While she can also engage in more modern, Mariah-style showboating, on her album her sound mostly looks backwards. Forever Mine is fantastic, its with chiming piano and swinging beats. Only Love swells to Bond theme proportions, while Not Today is a classsic torch song. “Jazz is the foundation. Everything I enjoy in music is built off Ella Fitzgerald and Billie Holiday.” She’s been touring over here supporting another soul throwback, Leon Bridges, but with that smoky voice and those thick slashes of black eye make-up, is most easily pegged as a safer Amy Winehouse. Her striking looks mean that you, like me, may also have mistaken her for Rihanna in that Apple advert.
With a sadness at its core, Cheers to the Fall is another breakup album in the vein of Winehouse’s Back to Black or Adele’s 21, but with a twist: in this case, Day was the one doing the dumping. “I’m not just singing about heartbreak I experienced, but heartbreak I inflicted on someone. I thought, should I really be saying all of this, all the details? But it is actually my story.” An eight-year relationship that began when she was 18 in San Diego ended when she had an affair with another man in New York.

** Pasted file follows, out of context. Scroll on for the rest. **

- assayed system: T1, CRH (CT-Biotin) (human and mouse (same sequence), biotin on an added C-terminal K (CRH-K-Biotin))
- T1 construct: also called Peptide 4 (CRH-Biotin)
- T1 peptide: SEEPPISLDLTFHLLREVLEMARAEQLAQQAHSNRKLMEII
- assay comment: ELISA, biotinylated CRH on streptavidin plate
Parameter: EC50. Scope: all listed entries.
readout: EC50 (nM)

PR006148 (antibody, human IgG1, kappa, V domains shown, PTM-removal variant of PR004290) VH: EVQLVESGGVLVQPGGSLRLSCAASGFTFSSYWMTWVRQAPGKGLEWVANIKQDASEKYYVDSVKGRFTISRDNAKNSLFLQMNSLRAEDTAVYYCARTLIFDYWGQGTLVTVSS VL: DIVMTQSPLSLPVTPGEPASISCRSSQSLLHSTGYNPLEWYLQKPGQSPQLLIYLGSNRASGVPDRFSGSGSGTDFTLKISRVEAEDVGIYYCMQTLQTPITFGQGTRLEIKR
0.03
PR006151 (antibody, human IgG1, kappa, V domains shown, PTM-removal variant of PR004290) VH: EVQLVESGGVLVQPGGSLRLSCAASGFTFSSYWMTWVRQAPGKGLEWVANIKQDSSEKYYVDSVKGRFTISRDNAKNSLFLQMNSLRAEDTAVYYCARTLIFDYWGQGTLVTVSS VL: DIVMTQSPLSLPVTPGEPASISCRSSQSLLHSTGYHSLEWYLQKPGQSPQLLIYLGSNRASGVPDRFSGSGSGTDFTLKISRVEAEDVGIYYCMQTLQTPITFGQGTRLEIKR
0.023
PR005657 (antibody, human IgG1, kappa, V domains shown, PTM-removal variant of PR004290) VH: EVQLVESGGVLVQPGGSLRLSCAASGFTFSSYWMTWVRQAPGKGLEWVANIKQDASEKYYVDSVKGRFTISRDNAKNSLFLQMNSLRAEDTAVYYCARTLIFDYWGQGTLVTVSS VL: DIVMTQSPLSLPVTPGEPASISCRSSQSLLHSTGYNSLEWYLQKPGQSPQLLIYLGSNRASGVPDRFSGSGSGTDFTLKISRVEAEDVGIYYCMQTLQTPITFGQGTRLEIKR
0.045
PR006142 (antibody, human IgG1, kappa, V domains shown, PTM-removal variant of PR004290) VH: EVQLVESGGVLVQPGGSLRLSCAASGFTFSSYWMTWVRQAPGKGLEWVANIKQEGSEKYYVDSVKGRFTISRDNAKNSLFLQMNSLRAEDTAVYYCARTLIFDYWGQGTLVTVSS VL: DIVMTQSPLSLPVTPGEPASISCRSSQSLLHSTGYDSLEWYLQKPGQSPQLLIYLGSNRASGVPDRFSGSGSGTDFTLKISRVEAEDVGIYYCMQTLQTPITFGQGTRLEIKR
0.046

“There’s a lot of music out there for people who are dealing with rejection but not much for people who have been the heartbreaker,” she says, then backtracks. “Not to say that we’re the victims, but people need to know that you don’t have to be the bad guy forever if you want to change.”
She and her ex are friends now, she says, and credits a strengthened relationship with God with helping her to move on from the situation. “Anybody who knows me knows I’m a very spiritual person. It’s the place from which I do everything,” she says. “It was hard facing myself first of all and realising what I had become, and then telling him the truth, talking to my family, but the freedom you experience after that is palpable. It is worth it.”
So now she can enjoy the fruits of her success without guilt. And one day, maybe she’ll be the one phoning an unknown singer out of the blue, asking about astrology and helping to make a brand new star.
Cheers to the Fall is out now on Warner Bros.